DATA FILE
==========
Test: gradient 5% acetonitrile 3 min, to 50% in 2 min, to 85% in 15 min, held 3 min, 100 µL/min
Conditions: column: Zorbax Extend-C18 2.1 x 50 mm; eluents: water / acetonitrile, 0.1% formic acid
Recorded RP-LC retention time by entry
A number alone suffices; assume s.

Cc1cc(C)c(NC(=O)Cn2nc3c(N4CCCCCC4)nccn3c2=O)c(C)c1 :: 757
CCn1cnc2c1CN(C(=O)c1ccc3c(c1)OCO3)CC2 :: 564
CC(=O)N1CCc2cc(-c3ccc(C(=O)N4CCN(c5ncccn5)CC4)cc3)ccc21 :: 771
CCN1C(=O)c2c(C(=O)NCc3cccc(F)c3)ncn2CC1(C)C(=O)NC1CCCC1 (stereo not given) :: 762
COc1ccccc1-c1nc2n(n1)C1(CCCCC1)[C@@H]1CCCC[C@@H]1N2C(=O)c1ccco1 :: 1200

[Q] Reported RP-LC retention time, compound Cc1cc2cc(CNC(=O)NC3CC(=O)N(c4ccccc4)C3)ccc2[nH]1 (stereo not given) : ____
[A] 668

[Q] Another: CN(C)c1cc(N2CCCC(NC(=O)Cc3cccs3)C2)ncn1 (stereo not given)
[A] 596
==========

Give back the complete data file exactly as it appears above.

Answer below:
Test: gradient 5% acetonitrile 3 min, to 50% in 2 min, to 85% in 15 min, held 3 min, 100 µL/min
Conditions: column: Zorbax Extend-C18 2.1 x 50 mm; eluents: water / acetonitrile, 0.1% formic acid
Recorded RP-LC retention time by entry
A number alone suffices; assume s.

Cc1cc(C)c(NC(=O)Cn2nc3c(N4CCCCCC4)nccn3c2=O)c(C)c1 :: 757
CCn1cnc2c1CN(C(=O)c1ccc3c(c1)OCO3)CC2 :: 564
CC(=O)N1CCc2cc(-c3ccc(C(=O)N4CCN(c5ncccn5)CC4)cc3)ccc21 :: 771
CCN1C(=O)c2c(C(=O)NCc3cccc(F)c3)ncn2CC1(C)C(=O)NC1CCCC1 (stereo not given) :: 762
COc1ccccc1-c1nc2n(n1)C1(CCCCC1)[C@@H]1CCCC[C@@H]1N2C(=O)c1ccco1 :: 1200

[Q] Reported RP-LC retention time, compound Cc1cc2cc(CNC(=O)NC3CC(=O)N(c4ccccc4)C3)ccc2[nH]1 (stereo not given) : ____
[A] 668

[Q] Another: CN(C)c1cc(N2CCCC(NC(=O)Cc3cccs3)C2)ncn1 (stereo not given)
[A] 596